Dennehy more than Farrow seems constrained by those damned chairs; he’s a physical performer with half his range out-of-commission. As a result, he does a lot of acting with his teeth. Still, he provides the solid backboard against which Farrow can fling herself like a tennis ball; when she breaks through, momentarily, in the second half, it’s a joy. And when she is subsequently abandoned by Andy, who cannot afford the publicity of a crazy mistress just as his Senate reelection campaign is heating up, her rage and pain are harrowing to behold. The deeper imagination that made her so appealing to Andy has led her astray, abetted by a pesky alcoholism gene.
This insight, like much in the architecture of the characters, is provocative; Gurney knows the territory well enough to act as a guide to its most dangerous corners. Also its most annoying and absurd ones. He gets the insufferable tone of the Wasp holiday letter just right: “Let’s start at the top, with our quarterback, Jane herself, who never ceases to amaze us all,” Andy writes of his wife. He catches, too, the subtle delineations of class within class: The rich, like Andy, have affairs; the richer, like Melissa, have divorces. And he demonstrates how racism and anti-Semitism are secondary elaborations of simple snobbery: “No one sends Easter cards except maids,” Melissa writes in an Easter card.
But Gurney’s sharpest criticism is reserved not for his characters — they have to be forgiven everything, or the play would just halt — but rather for the totalitarianism of the parents and institutions who raised them, shoving boys and girls toward each other, and then just as ruthlessly segregating them in finishing schools and all-male enclaves from Hotchkiss to the Senate. “I’ve thought about all those dumb things which were done to us when we were young,” Andy writes. “We had absent parents, slapping nurses, stupid rules, obsolete schooling, empty rituals, hopelessly confusing sexual customs … oh my God, when I think about it now, it’s almost unbelievable, it’s a fantasy, it’s like back in the Oz books, the way we grew up.” And this is coming from the character who had the happier upbringing, being a boy. Gurney is able to suggest — but it takes Farrow’s brilliance to really flesh out — the ways some women born into the wife-making machine of the mid-century aristocracy were absolutely mangled by it. Melissa’s casual mention of a stepfather “bothering me in bed, if you must know,” as if it were an ordinary annoyance of being a girl at that time, is horrifying in its understatement — though of course, coming out of the mouth of Mia Farrow, it’s also strangely complicated.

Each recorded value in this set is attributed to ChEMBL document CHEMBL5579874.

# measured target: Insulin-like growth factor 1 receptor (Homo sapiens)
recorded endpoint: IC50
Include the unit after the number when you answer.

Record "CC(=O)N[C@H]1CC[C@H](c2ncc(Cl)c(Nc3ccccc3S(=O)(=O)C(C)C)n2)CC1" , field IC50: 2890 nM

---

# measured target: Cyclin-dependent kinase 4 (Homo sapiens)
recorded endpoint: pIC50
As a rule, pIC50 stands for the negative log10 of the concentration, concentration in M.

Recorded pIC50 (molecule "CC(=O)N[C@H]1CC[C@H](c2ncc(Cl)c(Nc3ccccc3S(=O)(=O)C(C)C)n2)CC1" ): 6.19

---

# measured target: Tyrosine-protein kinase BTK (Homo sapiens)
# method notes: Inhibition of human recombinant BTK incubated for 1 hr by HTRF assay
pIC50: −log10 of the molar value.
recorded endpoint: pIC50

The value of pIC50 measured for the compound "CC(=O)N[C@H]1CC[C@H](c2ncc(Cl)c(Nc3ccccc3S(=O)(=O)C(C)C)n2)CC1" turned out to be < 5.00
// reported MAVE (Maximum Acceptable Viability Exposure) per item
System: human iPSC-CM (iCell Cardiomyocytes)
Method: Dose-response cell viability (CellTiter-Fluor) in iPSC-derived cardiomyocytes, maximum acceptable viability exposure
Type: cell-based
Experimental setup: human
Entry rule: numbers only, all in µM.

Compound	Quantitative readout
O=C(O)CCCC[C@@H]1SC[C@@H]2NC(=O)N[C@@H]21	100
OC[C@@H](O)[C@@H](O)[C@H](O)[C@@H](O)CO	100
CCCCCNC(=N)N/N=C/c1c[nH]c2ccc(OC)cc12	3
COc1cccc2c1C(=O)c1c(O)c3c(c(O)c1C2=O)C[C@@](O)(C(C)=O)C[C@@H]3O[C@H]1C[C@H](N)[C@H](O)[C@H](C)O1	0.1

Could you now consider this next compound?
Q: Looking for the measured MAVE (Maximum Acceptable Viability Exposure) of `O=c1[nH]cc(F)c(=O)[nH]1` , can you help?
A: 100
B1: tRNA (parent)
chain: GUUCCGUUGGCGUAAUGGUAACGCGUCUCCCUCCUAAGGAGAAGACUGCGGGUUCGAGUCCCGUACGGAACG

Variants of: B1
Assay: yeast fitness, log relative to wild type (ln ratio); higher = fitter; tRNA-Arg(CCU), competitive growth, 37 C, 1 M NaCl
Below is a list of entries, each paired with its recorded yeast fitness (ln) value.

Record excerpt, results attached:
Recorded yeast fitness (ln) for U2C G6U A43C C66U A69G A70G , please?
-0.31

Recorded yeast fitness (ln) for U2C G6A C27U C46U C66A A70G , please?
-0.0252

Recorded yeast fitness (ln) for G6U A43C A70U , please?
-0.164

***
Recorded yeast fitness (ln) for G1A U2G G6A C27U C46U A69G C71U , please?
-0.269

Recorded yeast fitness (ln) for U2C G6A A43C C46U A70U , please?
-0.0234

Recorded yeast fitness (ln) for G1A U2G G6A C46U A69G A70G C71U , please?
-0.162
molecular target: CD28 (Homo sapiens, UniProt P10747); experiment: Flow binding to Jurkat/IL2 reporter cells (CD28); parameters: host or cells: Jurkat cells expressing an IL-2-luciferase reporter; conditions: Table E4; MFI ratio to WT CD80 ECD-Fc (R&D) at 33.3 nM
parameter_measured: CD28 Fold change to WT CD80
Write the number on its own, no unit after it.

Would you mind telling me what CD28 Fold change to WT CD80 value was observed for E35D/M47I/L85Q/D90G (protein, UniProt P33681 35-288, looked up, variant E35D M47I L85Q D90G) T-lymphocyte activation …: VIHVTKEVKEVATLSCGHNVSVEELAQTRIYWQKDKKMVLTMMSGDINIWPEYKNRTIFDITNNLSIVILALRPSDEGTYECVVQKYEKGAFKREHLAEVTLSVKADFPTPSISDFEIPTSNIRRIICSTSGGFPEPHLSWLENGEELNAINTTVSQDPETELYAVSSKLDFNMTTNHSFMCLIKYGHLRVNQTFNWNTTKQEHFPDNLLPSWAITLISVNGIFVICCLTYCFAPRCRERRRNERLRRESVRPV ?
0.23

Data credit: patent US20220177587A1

Gurney has an overfondness for structural tricks; another is currently on view in The Wayside Motor Inn at the Signature. But in Love Letters, at least, the artificial restriction brought out something compensatory in him, especially when the letters are allowed to escape their strict my-turn-your-turn alternation. Most moving are the holes, the lacunae left by one character’s refusal, in a snit or in trouble, to reply, or to accept the feeble cajolery of the other, sometimes for years. The result, tellingly, is a spongiform record of a relationship. Are not all relationships as much empty space as connective tissue? But the pitfalls of the play’s structure are just as evident, and Gurney steps right into them. How, for instance, do you end such a correspondence? Gurney does it, unfortunately, with an explicitly heart-tugging coda that breaks the frame — too little, too late. In a play (or even just an event) clearly meant to be a love letter to writing letters, he settles for a most uncomplimentary close.
Love Letters is at the Brooks Atkinson Theatre.